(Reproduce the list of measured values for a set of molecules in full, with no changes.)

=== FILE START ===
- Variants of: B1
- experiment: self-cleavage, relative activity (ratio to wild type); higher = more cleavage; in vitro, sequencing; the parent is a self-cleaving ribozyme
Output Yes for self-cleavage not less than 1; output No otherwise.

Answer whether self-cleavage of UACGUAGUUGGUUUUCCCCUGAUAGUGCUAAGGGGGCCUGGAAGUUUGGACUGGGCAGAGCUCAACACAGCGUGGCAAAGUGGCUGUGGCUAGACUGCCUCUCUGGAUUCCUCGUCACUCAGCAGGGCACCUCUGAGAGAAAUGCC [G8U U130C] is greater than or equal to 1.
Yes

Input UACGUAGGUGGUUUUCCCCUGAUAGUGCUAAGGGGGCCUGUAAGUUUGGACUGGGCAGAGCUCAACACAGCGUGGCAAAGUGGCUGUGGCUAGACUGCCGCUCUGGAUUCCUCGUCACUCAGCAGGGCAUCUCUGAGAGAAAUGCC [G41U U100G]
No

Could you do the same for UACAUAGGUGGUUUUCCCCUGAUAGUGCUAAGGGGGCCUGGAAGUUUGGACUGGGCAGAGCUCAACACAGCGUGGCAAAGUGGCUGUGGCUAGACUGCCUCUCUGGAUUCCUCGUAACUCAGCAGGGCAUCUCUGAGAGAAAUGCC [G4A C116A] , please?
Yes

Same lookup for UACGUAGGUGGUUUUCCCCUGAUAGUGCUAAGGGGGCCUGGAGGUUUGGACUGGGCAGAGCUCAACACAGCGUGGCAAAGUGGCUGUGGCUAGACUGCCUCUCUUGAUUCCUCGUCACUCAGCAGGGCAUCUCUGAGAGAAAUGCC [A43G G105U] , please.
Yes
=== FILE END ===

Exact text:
- Variants of: B1
- experiment: self-cleavage, relative activity (ratio to wild type); higher = more cleavage; in vitro, sequencing; the parent is a self-cleaving ribozyme
Output Yes for self-cleavage not less than 1; output No otherwise.

Answer whether self-cleavage of UACGUAGUUGGUUUUCCCCUGAUAGUGCUAAGGGGGCCUGGAAGUUUGGACUGGGCAGAGCUCAACACAGCGUGGCAAAGUGGCUGUGGCUAGACUGCCUCUCUGGAUUCCUCGUCACUCAGCAGGGCACCUCUGAGAGAAAUGCC [G8U U130C] is greater than or equal to 1.
Yes

Input UACGUAGGUGGUUUUCCCCUGAUAGUGCUAAGGGGGCCUGUAAGUUUGGACUGGGCAGAGCUCAACACAGCGUGGCAAAGUGGCUGUGGCUAGACUGCCGCUCUGGAUUCCUCGUCACUCAGCAGGGCAUCUCUGAGAGAAAUGCC [G41U U100G]
No

Could you do the same for UACAUAGGUGGUUUUCCCCUGAUAGUGCUAAGGGGGCCUGGAAGUUUGGACUGGGCAGAGCUCAACACAGCGUGGCAAAGUGGCUGUGGCUAGACUGCCUCUCUGGAUUCCUCGUAACUCAGCAGGGCAUCUCUGAGAGAAAUGCC [G4A C116A] , please?
Yes

Same lookup for UACGUAGGUGGUUUUCCCCUGAUAGUGCUAAGGGGGCCUGGAGGUUUGGACUGGGCAGAGCUCAACACAGCGUGGCAAAGUGGCUGUGGCUAGACUGCCUCUCUUGAUUCCUCGUCACUCAGCAGGGCAUCUCUGAGAGAAAUGCC [A43G G105U] , please.
Yes